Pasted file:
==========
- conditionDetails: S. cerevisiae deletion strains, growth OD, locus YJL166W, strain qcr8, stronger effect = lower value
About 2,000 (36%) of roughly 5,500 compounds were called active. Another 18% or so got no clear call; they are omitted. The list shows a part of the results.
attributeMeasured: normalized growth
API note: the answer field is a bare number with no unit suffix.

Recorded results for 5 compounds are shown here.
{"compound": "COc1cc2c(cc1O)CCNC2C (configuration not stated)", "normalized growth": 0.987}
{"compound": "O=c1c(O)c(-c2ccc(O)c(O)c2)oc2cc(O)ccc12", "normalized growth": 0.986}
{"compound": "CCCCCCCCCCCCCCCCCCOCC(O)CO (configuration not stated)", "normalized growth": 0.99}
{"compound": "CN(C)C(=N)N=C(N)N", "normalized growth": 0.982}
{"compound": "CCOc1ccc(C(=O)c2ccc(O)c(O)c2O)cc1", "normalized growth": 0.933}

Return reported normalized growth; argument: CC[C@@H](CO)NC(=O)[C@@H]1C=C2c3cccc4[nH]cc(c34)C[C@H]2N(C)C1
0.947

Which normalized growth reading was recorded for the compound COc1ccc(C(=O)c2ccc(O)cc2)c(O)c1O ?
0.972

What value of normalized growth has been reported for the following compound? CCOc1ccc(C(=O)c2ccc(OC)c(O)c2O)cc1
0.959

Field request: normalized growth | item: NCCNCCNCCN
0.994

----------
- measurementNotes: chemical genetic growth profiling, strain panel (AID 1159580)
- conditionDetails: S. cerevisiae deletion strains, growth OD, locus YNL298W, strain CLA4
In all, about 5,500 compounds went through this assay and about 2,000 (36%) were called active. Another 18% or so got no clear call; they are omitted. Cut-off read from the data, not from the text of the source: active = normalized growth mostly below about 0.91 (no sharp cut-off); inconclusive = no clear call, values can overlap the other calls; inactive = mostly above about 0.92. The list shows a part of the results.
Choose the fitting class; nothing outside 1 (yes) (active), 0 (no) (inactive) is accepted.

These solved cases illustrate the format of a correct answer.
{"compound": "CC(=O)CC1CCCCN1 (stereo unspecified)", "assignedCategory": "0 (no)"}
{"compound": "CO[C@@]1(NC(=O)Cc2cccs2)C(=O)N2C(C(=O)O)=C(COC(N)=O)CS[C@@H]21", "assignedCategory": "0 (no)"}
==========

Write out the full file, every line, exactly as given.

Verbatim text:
- conditionDetails: S. cerevisiae deletion strains, growth OD, locus YJL166W, strain qcr8, stronger effect = lower value
About 2,000 (36%) of roughly 5,500 compounds were called active. Another 18% or so got no clear call; they are omitted. The list shows a part of the results.
attributeMeasured: normalized growth
API note: the answer field is a bare number with no unit suffix.

Recorded results for 5 compounds are shown here.
{"compound": "COc1cc2c(cc1O)CCNC2C (configuration not stated)", "normalized growth": 0.987}
{"compound": "O=c1c(O)c(-c2ccc(O)c(O)c2)oc2cc(O)ccc12", "normalized growth": 0.986}
{"compound": "CCCCCCCCCCCCCCCCCCOCC(O)CO (configuration not stated)", "normalized growth": 0.99}
{"compound": "CN(C)C(=N)N=C(N)N", "normalized growth": 0.982}
{"compound": "CCOc1ccc(C(=O)c2ccc(O)c(O)c2O)cc1", "normalized growth": 0.933}

Return reported normalized growth; argument: CC[C@@H](CO)NC(=O)[C@@H]1C=C2c3cccc4[nH]cc(c34)C[C@H]2N(C)C1
0.947

Which normalized growth reading was recorded for the compound COc1ccc(C(=O)c2ccc(O)cc2)c(O)c1O ?
0.972

What value of normalized growth has been reported for the following compound? CCOc1ccc(C(=O)c2ccc(OC)c(O)c2O)cc1
0.959

Field request: normalized growth | item: NCCNCCNCCN
0.994

----------
- measurementNotes: chemical genetic growth profiling, strain panel (AID 1159580)
- conditionDetails: S. cerevisiae deletion strains, growth OD, locus YNL298W, strain CLA4
In all, about 5,500 compounds went through this assay and about 2,000 (36%) were called active. Another 18% or so got no clear call; they are omitted. Cut-off read from the data, not from the text of the source: active = normalized growth mostly below about 0.91 (no sharp cut-off); inconclusive = no clear call, values can overlap the other calls; inactive = mostly above about 0.92. The list shows a part of the results.
Choose the fitting class; nothing outside 1 (yes) (active), 0 (no) (inactive) is accepted.

These solved cases illustrate the format of a correct answer.
{"compound": "CC(=O)CC1CCCCN1 (stereo unspecified)", "assignedCategory": "0 (no)"}
{"compound": "CO[C@@]1(NC(=O)Cc2cccs2)C(=O)N2C(C(=O)O)=C(COC(N)=O)CS[C@@H]21", "assignedCategory": "0 (no)"}